However, the effectiveness of backmasking as a means of influencing the listener is a topic of much debate. Many scientists and experts have conducted research on the topic and have found that, while it is possible for subliminal messages to be processed by the brain, they do not have the power to significantly change someone’s thoughts or actions.

In addition, the use of backmasking as a means of subliminal messaging has been largely debunked by the scientific community. While it may be possible to hear a backwards message when a track is played in reverse, the brain is not able to comprehend and process the message in the same way it would a message that is played forwards.

Despite the lack of scientific evidence supporting the power of backmasking, the technique remains a controversial and interesting topic in the world of music and popular culture. Some people continue to believe in the power of backmasking, while others see it as a harmless and even humorous gimmick.

Regardless of where you stand on the issue, it is important to approach the topic of backmasking with an open mind and to be aware of the limitations and limitations of this recording technique.

While it’s still early days as far as GPT-3 taking my job as a teacher, I also checked out what it could write up for lesson plans for grade five health class and it was impressive. It does play fast and loose with the facts however — I was asking about world record information and it remixed some real world divers and their records.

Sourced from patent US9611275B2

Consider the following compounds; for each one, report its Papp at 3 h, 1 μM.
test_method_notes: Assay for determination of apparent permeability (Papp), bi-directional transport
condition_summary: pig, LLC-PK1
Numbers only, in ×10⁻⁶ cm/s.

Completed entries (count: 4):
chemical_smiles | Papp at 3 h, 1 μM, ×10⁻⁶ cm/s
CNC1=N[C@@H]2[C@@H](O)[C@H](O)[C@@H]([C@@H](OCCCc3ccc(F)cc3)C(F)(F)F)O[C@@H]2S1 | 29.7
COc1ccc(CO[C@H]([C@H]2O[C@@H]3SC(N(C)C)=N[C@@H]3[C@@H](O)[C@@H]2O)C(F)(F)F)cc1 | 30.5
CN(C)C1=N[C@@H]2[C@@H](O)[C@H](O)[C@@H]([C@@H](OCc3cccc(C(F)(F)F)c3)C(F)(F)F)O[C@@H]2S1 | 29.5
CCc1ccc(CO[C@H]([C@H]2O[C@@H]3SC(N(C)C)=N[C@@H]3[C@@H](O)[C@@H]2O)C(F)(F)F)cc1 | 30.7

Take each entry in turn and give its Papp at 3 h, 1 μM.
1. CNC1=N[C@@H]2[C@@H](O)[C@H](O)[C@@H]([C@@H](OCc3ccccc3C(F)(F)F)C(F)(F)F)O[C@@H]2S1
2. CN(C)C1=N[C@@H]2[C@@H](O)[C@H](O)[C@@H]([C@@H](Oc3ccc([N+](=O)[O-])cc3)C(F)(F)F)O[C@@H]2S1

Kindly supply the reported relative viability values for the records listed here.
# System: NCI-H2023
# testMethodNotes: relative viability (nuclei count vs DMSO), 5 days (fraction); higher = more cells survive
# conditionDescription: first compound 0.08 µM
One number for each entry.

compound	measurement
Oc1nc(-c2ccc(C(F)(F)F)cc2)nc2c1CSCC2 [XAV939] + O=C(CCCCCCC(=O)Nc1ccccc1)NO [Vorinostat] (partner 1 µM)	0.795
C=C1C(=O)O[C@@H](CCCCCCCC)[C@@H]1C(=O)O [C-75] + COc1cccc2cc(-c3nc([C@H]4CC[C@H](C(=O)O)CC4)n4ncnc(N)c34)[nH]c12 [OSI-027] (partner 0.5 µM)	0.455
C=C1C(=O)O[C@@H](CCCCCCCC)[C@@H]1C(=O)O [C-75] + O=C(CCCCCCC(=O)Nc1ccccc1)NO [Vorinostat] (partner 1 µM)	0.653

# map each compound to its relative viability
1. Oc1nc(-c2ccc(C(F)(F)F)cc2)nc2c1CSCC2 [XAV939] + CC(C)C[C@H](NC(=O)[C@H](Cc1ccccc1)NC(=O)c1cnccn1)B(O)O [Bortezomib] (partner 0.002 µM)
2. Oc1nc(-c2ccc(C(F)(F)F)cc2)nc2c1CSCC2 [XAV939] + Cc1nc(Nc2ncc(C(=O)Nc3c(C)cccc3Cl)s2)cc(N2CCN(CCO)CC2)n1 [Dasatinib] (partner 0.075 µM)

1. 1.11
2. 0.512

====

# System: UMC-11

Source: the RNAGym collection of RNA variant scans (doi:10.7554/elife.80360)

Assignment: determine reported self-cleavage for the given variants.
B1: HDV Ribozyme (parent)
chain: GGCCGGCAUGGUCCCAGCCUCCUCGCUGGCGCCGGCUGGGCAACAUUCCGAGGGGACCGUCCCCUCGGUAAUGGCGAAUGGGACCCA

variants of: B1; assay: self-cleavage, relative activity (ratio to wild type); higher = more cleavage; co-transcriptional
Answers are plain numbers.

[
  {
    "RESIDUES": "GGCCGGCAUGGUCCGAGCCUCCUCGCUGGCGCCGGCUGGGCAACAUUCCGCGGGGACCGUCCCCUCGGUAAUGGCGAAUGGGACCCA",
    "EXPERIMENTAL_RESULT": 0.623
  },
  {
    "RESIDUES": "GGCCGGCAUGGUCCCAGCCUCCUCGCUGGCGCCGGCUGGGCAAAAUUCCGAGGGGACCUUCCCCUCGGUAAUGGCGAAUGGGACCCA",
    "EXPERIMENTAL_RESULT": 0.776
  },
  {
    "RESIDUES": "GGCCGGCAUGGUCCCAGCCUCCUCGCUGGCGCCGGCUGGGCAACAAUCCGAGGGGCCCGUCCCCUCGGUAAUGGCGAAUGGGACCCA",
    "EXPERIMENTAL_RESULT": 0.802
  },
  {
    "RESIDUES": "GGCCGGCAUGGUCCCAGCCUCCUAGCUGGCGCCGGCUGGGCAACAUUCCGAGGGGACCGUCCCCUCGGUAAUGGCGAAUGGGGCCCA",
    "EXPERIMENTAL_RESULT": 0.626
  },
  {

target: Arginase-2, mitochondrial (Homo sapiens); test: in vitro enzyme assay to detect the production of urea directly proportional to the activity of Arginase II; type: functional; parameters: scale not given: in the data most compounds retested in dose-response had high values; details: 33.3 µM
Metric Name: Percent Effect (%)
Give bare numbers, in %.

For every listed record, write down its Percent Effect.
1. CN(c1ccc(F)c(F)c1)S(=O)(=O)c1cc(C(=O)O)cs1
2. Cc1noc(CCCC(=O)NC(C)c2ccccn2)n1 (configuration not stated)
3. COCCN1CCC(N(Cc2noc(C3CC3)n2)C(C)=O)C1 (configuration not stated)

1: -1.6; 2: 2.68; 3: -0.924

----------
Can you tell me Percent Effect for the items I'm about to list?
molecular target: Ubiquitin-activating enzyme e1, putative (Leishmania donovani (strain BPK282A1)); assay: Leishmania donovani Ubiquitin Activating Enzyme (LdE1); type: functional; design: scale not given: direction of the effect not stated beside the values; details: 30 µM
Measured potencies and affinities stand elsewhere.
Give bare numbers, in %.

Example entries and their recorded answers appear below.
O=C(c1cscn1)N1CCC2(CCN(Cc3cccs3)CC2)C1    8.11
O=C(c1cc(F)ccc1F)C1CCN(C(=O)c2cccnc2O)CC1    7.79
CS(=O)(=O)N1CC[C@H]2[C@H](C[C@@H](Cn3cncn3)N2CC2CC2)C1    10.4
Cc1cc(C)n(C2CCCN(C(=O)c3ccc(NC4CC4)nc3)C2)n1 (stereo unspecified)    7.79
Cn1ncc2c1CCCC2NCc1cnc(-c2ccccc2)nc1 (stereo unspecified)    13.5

I would warn users that just like the complacency that can overcome drivers in a “full self-driving car”, the facts gleaned from GPT-3’s responses should be considered with the same dose of skepticism one would apply to secret backward messages. Not everything you hear, read, or see, is as legitimate as it appears.

artificial intelligence Photography video

The Follower

Using open source cameras and AI, Dries Depoorter created a website that creates clips of the exact moment instagram photos were taken.

From Dries’ site:

How does this work?

  1. Recorded a selection of open cameras for weeks.
  2. Scraped all Instagram photos tagged with the locations of the open cameras.
  3. Software compares the Instagram with the recorded footage.

It makes me wonder what the world will be like as AI begins to enable more and more of these types of projects. It’s exciting and terrifying.

(via Six Colors)